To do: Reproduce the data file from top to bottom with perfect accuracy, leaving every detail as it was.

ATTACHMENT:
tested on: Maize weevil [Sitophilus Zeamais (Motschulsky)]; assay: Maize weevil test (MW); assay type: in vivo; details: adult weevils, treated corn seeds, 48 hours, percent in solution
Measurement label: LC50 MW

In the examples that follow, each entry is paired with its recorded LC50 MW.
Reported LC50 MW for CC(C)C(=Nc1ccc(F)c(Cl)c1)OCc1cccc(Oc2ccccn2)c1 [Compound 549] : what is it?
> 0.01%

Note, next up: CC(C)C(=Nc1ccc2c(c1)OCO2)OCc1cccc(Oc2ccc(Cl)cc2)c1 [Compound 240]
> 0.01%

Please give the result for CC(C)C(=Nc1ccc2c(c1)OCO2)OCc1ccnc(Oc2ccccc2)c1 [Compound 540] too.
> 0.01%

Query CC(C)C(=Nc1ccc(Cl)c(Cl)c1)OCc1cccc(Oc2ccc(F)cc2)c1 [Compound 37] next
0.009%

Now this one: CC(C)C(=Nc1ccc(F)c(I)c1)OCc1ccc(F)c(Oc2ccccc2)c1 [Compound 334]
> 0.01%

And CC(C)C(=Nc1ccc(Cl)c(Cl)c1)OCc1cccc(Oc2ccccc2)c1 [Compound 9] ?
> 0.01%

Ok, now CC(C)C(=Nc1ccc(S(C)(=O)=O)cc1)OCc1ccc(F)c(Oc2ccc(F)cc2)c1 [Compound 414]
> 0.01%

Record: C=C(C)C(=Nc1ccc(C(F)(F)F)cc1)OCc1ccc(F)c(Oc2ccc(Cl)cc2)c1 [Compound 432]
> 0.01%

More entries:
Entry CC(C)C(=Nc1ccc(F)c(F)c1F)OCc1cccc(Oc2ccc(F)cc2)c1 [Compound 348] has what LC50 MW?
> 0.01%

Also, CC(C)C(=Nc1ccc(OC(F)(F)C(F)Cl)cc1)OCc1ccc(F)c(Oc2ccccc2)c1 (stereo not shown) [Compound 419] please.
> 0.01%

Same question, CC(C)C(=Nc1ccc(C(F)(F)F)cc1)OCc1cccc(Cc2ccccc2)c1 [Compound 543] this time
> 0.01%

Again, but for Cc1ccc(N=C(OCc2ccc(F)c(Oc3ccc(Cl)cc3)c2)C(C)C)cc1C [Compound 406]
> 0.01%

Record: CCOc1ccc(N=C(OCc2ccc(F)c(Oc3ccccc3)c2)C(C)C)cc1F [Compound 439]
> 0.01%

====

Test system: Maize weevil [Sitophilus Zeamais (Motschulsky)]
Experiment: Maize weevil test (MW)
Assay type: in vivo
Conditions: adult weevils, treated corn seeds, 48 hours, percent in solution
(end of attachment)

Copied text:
tested on: Maize weevil [Sitophilus Zeamais (Motschulsky)]; assay: Maize weevil test (MW); assay type: in vivo; details: adult weevils, treated corn seeds, 48 hours, percent in solution
Measurement label: LC50 MW

In the examples that follow, each entry is paired with its recorded LC50 MW.
Reported LC50 MW for CC(C)C(=Nc1ccc(F)c(Cl)c1)OCc1cccc(Oc2ccccn2)c1 [Compound 549] : what is it?
> 0.01%

Note, next up: CC(C)C(=Nc1ccc2c(c1)OCO2)OCc1cccc(Oc2ccc(Cl)cc2)c1 [Compound 240]
> 0.01%

Please give the result for CC(C)C(=Nc1ccc2c(c1)OCO2)OCc1ccnc(Oc2ccccc2)c1 [Compound 540] too.
> 0.01%

Query CC(C)C(=Nc1ccc(Cl)c(Cl)c1)OCc1cccc(Oc2ccc(F)cc2)c1 [Compound 37] next
0.009%

Now this one: CC(C)C(=Nc1ccc(F)c(I)c1)OCc1ccc(F)c(Oc2ccccc2)c1 [Compound 334]
> 0.01%

And CC(C)C(=Nc1ccc(Cl)c(Cl)c1)OCc1cccc(Oc2ccccc2)c1 [Compound 9] ?
> 0.01%

Ok, now CC(C)C(=Nc1ccc(S(C)(=O)=O)cc1)OCc1ccc(F)c(Oc2ccc(F)cc2)c1 [Compound 414]
> 0.01%

Record: C=C(C)C(=Nc1ccc(C(F)(F)F)cc1)OCc1ccc(F)c(Oc2ccc(Cl)cc2)c1 [Compound 432]
> 0.01%

More entries:
Entry CC(C)C(=Nc1ccc(F)c(F)c1F)OCc1cccc(Oc2ccc(F)cc2)c1 [Compound 348] has what LC50 MW?
> 0.01%

Also, CC(C)C(=Nc1ccc(OC(F)(F)C(F)Cl)cc1)OCc1ccc(F)c(Oc2ccccc2)c1 (stereo not shown) [Compound 419] please.
> 0.01%

Same question, CC(C)C(=Nc1ccc(C(F)(F)F)cc1)OCc1cccc(Cc2ccccc2)c1 [Compound 543] this time
> 0.01%

Again, but for Cc1ccc(N=C(OCc2ccc(F)c(Oc3ccc(Cl)cc3)c2)C(C)C)cc1C [Compound 406]
> 0.01%

Record: CCOc1ccc(N=C(OCc2ccc(F)c(Oc3ccccc3)c2)C(C)C)cc1F [Compound 439]
> 0.01%

====

Test system: Maize weevil [Sitophilus Zeamais (Motschulsky)]
Experiment: Maize weevil test (MW)
Assay type: in vivo
Conditions: adult weevils, treated corn seeds, 48 hours, percent in solution